A systematic scientific study of coptic inks from the late roman period to the middle ages [Tesi di dottorato]

This doctoral dissertation addresses the material analysis of inks used in Egypt between the late Roman period and the Middle Ages, complementing the information provided by previous sporadic studies. It is based on the examination of 162 manuscripts produced in different areas of Egypt during the time span considered. Half of these are Coptic literary texts. Their inks are compared with those found on Coptic documentary texts and on literary and documentary texts written in Greek and Latin. This research explores the variety of types of ink used and aims at unveiling possible distribution patterns needed to lay the foundation for a geo-chronological map of the history of inks. An interdisciplinary approach involving cooperation between the humanities and the natural sciences was adopted. The PAThs project (“Tracking Papyrus and Parchment Paths: An Archaeological Atlas of Coptic Literature”) fosters the material study of inks as an integral part of the examination and description of Coptic literary codices and provided a historical dimension for many of the manuscripts that were analysed. The BAM (Bundesanstalt für Materialforschung und -prüfung, Berlin) and the CSMC (Centre for the Study of Manuscript Cultures, University of Hamburg) granted the use of non-invasive techniques and portable equipment to facilitate access to museums and libraries located in England, Germany, Ireland, Italy and Spain. Manuscripts were examined using near-infrared reflectography, X-ray fluorescence and occasionally other spectroscopic techniques. The results show the contemporaneous use of different types of ink. No correlation is observed between the writing medium and the support or the language. However, there is a strong association of iron-gall ink with literary texts whereas contemporaneous documentary texts were written predominantly with carbon ink. In addition, the results obtained on some of the medieval literary codices suggest the existence of regional trends in the chemical composition of iron-gall inks produced within a relatively short period. Mixed inks seem to have been used frequently in the period investigated. However, they could not be unequivocally identified using the current protocol. This dissertation suggests and discusses possible solutions to overcome the restrictions encountered. The present work shows that the different types of ink used in Egypt between Late Antiquity and the Middle Ages could be exploited as a foundation to develop a geo-chronological map describing the evolution of inks. To serve this purpose, the current analytical protocol should be broadened to include techniques that allow for a routine identification of the organic ingredients of inks. In addition, data should be complemented with the analysis of a substantial number of dated and located manuscripts.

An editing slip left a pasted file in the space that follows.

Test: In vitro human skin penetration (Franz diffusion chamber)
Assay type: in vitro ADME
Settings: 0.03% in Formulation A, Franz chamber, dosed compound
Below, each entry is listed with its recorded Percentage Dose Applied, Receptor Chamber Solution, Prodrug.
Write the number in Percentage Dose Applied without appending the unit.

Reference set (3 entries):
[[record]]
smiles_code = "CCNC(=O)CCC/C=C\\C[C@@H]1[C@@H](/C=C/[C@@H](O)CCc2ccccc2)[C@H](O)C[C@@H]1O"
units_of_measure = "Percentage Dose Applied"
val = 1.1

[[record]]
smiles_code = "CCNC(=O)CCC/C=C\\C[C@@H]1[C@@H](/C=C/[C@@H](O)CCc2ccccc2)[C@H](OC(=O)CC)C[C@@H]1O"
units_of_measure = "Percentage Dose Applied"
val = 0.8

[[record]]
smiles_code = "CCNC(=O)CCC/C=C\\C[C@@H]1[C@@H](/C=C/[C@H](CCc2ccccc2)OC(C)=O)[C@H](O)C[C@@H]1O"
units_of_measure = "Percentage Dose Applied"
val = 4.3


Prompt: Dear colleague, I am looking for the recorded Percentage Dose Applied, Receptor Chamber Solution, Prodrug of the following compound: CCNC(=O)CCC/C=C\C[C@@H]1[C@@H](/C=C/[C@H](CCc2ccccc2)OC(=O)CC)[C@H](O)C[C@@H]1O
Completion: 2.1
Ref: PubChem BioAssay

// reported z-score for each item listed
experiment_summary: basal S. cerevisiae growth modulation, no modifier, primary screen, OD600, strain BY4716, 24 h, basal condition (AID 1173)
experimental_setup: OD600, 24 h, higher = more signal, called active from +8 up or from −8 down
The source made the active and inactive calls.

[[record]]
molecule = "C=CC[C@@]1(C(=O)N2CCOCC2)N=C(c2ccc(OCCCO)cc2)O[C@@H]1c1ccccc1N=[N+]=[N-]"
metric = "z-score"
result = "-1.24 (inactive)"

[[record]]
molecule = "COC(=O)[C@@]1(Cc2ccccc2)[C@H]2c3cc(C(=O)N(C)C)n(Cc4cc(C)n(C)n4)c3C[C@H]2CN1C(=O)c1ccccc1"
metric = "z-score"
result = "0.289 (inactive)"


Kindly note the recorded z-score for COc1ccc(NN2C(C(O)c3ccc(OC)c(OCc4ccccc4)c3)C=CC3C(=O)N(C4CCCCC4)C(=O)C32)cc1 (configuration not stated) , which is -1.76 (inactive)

diritti: info:eu-repo/semantics/embargoedAccess
In relazione con info:eu-repo/semantics/altIdentifier/hdl/11573/1467762
BUZI, Paola
Valutatori esterni: O. Hahn, I. Rabin
tutor esterno: I. Rabin

Tesi di dottorato. | Lingua: Inglese. | Paese: | BID: TD21002988